Never seen the word “Anthrozoology” before? That’s okay. If you looked at the word and focused on the “ant” part, then try again. Instead, “Anthro” and “Zoology” are the interesting bits, and broadly speaking anthrozoology is the study of human-animal interactions and relationships. This is how it’s pronounced, along with a brief primer:
As the name suggests, anthrozoological pursuits are interdisciplinary and can cover a multitude of topics like human attitudes toward animals, questions regarding the welfare of animals and even mechanisms underlying human-animal exchanges. Research topics might investigate human affinity for animals and the potential benefits (or costs) associated with creating and sustaining interspecific bonds. For example, there are a host of research questions one might ask about Animal Assisted Therapy (AAT): is AAT equally “good” or appropriate for all human populations, or do only certain people and populations benefit? Might a person with dementia be as excited to receive a visit from a stuffed interactive toy as they are to receive a visit from a living, breathing dog? And how do we go about measuring potential benefits that come from AAT visits? And of course, we cannot proceed without wondering how we assess the benefits (or costs) to the therapy dogs themselves. Lots to think about!
Animal assisted therapy is just one topic prime for the anthrozoological picking. Other research topics might investigate the validity of “black dog syndrome,” humans’ perceptions of different dog breeds or whether and how a dog in a classroom affects student learning and concentration. Anthrozoological research often makes its way into journals like Anthrozoös, Society & Animals, Applied Animal Behaviour Science, Journal of Applied Animal Welfare Science, and the open access journal, Animals, to name a few. And recently, the American Psychological Association started publishing the open-access, online Human-Animal Interaction Bulletin.
While there are many researchers in this field, a few anthrozoology research groups stand out (and hopefully, groups that I missed will say, "Hey! We should be mentioned!" and add their name and Website/Facebook/Twitter to the below comment section). The Anthrozoology Research Group in Australia (Facebook, Twitter) primarily investigates the ins and outs of our relationships with companion animals, such as when and why these relationships fail or succeed. Here in the States, Christy Hoffman leads the Canisius Canine Research Lab, and you can join one of their latest studies exploring the behavioral characteristics of dogs that do and do not coexist peacefully with cats in the home. In the UK, the Anthrozoology Institute works with the Animal Welfare & Behaviour Group at the University of Bristol on human-animal interaction issues such as farmers’ attitudes towards lameness in cattle and the different attitudes among veterinary surgeons. The research at the Konrad Lorenz Research Station, under the direction of Kurt Kotrschal, uses physiological and behavioral measures to investigate the nuances of dog-human relationships.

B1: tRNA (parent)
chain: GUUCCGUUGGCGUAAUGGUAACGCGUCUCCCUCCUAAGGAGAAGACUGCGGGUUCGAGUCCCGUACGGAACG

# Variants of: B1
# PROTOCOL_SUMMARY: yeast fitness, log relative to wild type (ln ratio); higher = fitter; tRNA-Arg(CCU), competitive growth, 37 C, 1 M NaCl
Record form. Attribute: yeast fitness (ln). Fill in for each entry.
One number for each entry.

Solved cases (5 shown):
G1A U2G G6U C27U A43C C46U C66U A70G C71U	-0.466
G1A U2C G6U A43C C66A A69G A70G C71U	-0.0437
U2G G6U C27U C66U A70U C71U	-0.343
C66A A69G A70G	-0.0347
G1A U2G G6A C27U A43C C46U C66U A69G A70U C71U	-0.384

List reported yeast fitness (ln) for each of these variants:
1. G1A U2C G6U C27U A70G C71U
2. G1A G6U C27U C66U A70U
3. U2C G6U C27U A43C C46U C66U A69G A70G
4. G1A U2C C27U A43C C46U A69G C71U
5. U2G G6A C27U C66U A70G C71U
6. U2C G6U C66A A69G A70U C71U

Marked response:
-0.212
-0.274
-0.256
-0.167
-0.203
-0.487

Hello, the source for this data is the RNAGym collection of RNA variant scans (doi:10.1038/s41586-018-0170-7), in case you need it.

If you want an example of anthrozoology in action, check out The Secret Life of the Cat, a research project captured by the BBC featuring researchers John Bradshaw and Sarah Ellis and 50 companion cats from the Shamley Green neighborhood of Surrey, England. With the help of GPS tracking devices and cameras, the world got to see a less public side of companion cats -- what happens “when they disappear through the cat flap.” The world watched as the cats visited, avoided and interacted throughout the human environment. And the cats didn't even know they were being watched! How we care for and provide indoor and outdoor environments for cats is an evolving question, and where these new findings will take us is an anthrozoological question in and of itself.
For anyone thinking, “I want more!”, you can have it! Anthrozoology degrees are popping up both in the States and abroad (and if I missed any, that's what the comment section is for):
- Carroll College (Human-Animal Bond Program): Undergraduate Major in Anthrozoology. Primary focus on canines and equines.
- Canisius College: Masters degree in Anthrozoology. (I’ve taught the Applied Animal Behavior course for the past two years. Much fun).
- University of Exeter: Masters degree in Anthrozoology
For anyone thinking, “I want more, right now!”, you can have that too! ISAZ, the International Society for Anthrozoology, is holding its annual conference right now in Chicago. The conference program is available here, you can follow the conference on Twitter at #ISAZ2013 or even become a member of ISAZ. I arrived at the conference yesterday with my scientific poster on “The “Guilty Look” in Dogs: Current Research and Future Directions.” Here's a totally staged picture of us discussing a poster at the conference. Many non-staged conversation also occurred.
Following ISAZ, Chicago continues its welcome tour of human-animal research. IAHAIO, the International Association of Human-Animal Interaction Organizations, immediately follows ISAZ, July 21-22. Also in Chicago, AVSAB, the Veterinary Behavior Symposium, runs all day July 19. You can find a round-up of summer conferences on the human-animal bond and canine science on my guest post on Patricia McConnell’s blog, The Other End of the Leash. I’ll be covering the conferences as WiFi permits at @DogSpies.
So what questions do you have about our interactions and relationships with non-human animals?
Photo: Creative commons